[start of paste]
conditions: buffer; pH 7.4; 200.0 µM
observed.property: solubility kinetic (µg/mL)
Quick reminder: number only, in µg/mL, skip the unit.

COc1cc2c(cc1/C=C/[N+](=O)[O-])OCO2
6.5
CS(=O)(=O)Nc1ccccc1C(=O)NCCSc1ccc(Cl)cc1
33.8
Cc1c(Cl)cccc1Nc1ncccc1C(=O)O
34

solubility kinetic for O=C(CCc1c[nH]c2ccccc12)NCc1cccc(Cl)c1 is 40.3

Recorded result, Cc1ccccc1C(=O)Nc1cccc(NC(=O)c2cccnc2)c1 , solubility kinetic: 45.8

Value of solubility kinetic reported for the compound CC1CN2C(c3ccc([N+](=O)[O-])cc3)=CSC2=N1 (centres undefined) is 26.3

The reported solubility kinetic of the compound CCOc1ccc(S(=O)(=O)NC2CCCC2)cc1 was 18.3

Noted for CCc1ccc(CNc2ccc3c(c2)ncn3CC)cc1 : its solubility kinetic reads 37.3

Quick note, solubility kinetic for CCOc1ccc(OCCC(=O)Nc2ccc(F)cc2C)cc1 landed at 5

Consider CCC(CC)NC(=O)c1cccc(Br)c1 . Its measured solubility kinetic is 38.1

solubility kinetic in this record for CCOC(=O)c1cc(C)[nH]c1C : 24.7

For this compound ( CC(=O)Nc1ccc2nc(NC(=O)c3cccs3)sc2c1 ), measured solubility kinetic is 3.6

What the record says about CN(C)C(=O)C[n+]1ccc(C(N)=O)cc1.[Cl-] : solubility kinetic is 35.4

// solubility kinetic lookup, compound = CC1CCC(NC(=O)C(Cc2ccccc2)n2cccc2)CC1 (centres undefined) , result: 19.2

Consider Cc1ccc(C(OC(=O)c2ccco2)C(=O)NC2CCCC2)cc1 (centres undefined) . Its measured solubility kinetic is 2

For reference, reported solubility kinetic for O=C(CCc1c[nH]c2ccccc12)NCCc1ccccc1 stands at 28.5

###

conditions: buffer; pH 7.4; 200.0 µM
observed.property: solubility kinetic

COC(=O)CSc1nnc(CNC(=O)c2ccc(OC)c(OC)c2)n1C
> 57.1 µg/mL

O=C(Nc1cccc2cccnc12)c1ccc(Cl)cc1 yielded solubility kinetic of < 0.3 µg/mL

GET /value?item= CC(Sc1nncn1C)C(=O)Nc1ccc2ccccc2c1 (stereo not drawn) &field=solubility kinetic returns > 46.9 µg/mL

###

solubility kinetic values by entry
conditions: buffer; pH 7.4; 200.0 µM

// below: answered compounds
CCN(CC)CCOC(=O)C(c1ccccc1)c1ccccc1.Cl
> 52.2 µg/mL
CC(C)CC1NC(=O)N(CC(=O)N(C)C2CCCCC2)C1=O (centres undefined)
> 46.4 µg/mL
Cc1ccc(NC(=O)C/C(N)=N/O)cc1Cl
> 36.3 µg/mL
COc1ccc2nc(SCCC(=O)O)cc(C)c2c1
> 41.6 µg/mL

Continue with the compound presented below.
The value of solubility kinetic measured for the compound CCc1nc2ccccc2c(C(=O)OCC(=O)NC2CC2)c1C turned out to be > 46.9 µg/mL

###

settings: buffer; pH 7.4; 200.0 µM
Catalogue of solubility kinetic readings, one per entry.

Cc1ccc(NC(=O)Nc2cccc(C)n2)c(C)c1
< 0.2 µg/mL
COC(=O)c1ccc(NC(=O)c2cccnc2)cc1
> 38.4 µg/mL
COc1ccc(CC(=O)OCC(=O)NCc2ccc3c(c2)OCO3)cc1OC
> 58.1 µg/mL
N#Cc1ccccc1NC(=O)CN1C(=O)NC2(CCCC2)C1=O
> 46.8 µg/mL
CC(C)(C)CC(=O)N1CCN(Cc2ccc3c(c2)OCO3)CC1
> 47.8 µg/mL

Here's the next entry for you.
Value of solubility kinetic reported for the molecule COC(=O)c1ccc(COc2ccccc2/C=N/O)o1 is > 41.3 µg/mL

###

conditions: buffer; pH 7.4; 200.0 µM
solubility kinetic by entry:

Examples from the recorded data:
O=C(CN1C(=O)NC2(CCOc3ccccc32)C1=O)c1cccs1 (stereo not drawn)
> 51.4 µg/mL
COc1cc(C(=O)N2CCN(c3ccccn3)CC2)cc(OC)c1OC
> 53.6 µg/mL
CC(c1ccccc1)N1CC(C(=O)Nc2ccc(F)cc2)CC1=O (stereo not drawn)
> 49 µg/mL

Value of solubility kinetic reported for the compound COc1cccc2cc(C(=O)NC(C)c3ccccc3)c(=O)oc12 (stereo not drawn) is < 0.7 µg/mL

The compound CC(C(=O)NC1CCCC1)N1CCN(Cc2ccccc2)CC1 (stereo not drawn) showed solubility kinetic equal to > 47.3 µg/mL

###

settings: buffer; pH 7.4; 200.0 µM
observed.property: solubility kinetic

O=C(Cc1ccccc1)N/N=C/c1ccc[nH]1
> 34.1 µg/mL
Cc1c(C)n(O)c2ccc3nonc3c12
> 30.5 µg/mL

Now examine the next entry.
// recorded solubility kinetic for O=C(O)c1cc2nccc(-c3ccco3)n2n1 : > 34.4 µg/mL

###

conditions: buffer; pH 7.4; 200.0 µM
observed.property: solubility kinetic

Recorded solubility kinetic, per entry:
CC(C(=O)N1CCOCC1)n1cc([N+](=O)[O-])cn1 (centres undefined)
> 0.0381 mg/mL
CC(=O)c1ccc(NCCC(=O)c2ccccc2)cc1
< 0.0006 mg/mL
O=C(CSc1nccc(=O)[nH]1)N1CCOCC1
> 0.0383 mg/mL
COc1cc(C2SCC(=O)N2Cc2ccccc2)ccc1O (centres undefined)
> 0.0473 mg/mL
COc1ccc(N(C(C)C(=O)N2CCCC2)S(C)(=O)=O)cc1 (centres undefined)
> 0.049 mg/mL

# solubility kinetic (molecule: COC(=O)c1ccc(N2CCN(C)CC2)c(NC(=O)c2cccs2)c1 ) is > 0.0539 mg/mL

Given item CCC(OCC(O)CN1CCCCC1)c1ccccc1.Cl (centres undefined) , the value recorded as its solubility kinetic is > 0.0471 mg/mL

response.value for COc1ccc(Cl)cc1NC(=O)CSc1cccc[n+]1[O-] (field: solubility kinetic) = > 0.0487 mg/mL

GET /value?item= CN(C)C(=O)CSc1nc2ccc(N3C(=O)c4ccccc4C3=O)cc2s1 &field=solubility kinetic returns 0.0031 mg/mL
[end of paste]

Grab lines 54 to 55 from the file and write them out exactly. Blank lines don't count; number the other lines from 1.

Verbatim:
> 46.8 µg/mL
CC(C)(C)CC(=O)N1CCN(Cc2ccc3c(c2)OCO3)CC1